South Korean parliament votes overwhelmingly to impeach President Park

SEOUL (Reuters) - South Korean lawmakers voted overwhelmingly on Friday to impeach President Park Geun-hye over an influence-peddling scandal, setting the stage for her to become the country’s first elected leader to be expelled from office in disgrace.

The impeachment motion was carried by a wider-than-expect 234-56 margin in a secret ballot in parliament, meaning more than 60 of Park’s own conservative Saenuri Party members backed removing her. The votes of at least 200 members of the 300-seat chamber were needed for the motion to pass.

The Constitutional Court must now decide whether to uphold the impeachment, a process that could take up to 180 days.

“I solemnly accept the voice of the parliament and the people and sincerely hope this confusion is soundly resolved,” Park told a Cabinet meeting, adding that she would comply with the court’s proceedings as well as an investigation by a special prosecutor.

Park, whose approval rating stands at just 5 percent, has resisted demands that she step down immediately.

Under the constitution, Park’s duties were assumed by Prime Minister Hwang Kyo-ahn on an interim basis until the court rules.

“I stand here with heavy-hearted sadness,” Hwang said in a televised address. “As an aide to the president, I feel deep responsibility about the situation we have come to face.”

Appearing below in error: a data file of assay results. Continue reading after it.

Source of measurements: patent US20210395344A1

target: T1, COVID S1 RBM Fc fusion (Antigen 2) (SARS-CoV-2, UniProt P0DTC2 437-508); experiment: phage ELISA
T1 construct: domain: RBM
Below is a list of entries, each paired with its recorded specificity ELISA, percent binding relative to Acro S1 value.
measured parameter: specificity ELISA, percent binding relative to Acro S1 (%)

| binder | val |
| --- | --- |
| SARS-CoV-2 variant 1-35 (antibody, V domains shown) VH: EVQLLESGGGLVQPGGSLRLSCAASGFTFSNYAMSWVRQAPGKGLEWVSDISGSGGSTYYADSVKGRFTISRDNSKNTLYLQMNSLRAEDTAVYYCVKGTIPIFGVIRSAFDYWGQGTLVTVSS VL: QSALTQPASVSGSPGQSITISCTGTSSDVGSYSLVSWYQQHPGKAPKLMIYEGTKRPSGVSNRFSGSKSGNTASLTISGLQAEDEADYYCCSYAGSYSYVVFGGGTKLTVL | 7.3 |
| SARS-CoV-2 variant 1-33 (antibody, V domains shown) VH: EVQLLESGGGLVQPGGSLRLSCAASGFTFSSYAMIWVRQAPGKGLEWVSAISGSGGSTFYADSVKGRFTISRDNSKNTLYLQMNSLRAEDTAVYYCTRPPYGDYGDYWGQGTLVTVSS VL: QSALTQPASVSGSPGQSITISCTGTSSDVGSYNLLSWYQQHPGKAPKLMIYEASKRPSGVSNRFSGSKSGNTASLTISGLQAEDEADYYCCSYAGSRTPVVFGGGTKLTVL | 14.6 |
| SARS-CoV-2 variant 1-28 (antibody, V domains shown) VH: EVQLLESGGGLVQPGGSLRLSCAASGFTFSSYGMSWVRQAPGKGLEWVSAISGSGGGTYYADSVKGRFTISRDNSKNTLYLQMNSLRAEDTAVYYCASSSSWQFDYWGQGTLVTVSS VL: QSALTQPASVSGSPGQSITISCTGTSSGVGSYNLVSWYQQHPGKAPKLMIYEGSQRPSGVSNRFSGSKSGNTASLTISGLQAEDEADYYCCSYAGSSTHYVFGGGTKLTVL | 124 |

Cheers had erupted outside the chamber of the domed parliament building when the vote was announced. People held signs saying “Victory for the People” and “New Republic of Korea”.

Earlier, anti-Park activists scuffled with police as they tried to drive two tractors up to parliament’s main gate.

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Choi Jung-hoon, a 46-year high school teacher, joined the rally outside parliament with his wife and daughters, age 7 and 18 months.

“I wanted my kids to be here, making history, at a historic moment, and show we people can win,” he said.


Park, 64, is accused of colluding with a friend and a former aide, both of whom have been indicted by prosecutors, to pressure big businesses to donate to two foundations set up to back her policy initiatives.

Park, who is serving a single five-year term that was set to end in February 2018, has denied wrongdoing but apologized for carelessness in her ties with her friend, Choi Soon-sil.

If Park leaves office early, an election must be held within 60 days.

The poll frontrunners are United Nations Secretary-General Ban Ki-moon and ex-lawmaker Moon Jae-in, the former leader of the main opposition Democratic Party, who lost the 2012 election to Park by 3 percentage points. [L4N1E42ZO]

“The Secretary-General is confident that the people of the Republic of Korea will overcome the present difficulties through unity and resilience as well as a strong commitment to democratic institutions and principles,” Ban spokesman Stephane Dujarric said in a statement.

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Ban has not said whether he will seek the presidency when his term finishes at the end of the year.

“The power of candles has made a big change without any arrest or casualty,” said third-placed presidential hopeful Lee Jae-myeong, mayor of the city of Seongnam, referring to the candle-lit anti-Park rallies that have drawn huge, peaceful crowds to central Seoul for the last six Saturdays.